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research-and-clinical-trials

Adolescents who eat regular family meals less likely to engage in eating disorder behaviors finds University of Minnesota study

As a kid, rushing home from a friend’s house to make it to dinner on time may not have been your favorite thing to do. But, it turns out that family meal time may have been worth it after all.

According to a recent study, adolescents, especially girls, who eat more family meals are less likely to engage in harmful eating disorder behaviors. Furthermore, this protection against disordered eating behaviors was found to exist in the majority of families studied, even for adolescents whose families struggled with communication or other challenges.

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news-and-notes

Legislative advisory committee pushes more support for incarcerated pregnant women

It is estimated that four percent of incarcerated women are pregnant when they enter custody. Most of the corrections facilities in Minnesota are not equipped to house pregnant women, and given their high likelihood of medical and social risk factors, many incarcerated pregnant women may be at high risk for poor health outcomes.

After passing a bill to address this disparity last spring, an advisory committee created by the legislature recommends lawmakers consider providing additional support to incarcerated pregnant and postpartum women. The initial bill established regulations on the use of restraints and mandated pregnancy tests for inmates, among other policy changes. It was a major improvement in standard of care, but more can be done, said committee lead Rebecca Shlafer, Ph.D., assistant professor at the University of Minnesota Medical School.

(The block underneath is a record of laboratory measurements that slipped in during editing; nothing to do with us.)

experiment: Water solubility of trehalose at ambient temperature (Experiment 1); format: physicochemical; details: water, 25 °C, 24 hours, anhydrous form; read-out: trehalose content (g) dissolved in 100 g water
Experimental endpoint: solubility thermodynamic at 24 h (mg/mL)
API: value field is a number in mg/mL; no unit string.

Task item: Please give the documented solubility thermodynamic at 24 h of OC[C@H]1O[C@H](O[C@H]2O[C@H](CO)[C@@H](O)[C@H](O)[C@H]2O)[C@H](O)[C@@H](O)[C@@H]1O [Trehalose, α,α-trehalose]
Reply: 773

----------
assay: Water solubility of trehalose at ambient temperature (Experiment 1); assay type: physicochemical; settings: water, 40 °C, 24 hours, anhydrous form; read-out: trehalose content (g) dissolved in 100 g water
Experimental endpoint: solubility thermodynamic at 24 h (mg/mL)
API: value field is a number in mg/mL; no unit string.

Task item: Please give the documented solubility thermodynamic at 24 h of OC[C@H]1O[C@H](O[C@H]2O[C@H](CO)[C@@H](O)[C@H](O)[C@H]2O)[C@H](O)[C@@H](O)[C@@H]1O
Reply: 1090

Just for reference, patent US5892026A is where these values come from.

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expert-perspectives

Commentary: School of Public Health associate professor reflects on the importance of physical education in our school systems

The following commentary was presented in December 2014 to the Minneapolis Public Schools Board of Education by Toben Nelson, Sc.D., associate professor in the School of Public Health at the University of Minnesota regarding graduation requirements for physical education.

“Developing minds and bodies need to be active in order to function at their best. I am here to urge you to reconsider the decision to reduce the number of physical education (PE) credits that students must take in order to graduate from a Minneapolis public school.

In my view, reducing physical education requirements is actually counter-productive to educational goals. Physical activity is critical for physical health. But it has a wide range of other benefits. Regular activity promotes mental health, reduces anxiety and depression, and improves mood. When schools provide structured time for physical activity through physical education, students respond with improved academic performance in the classroom and on standardized test scores.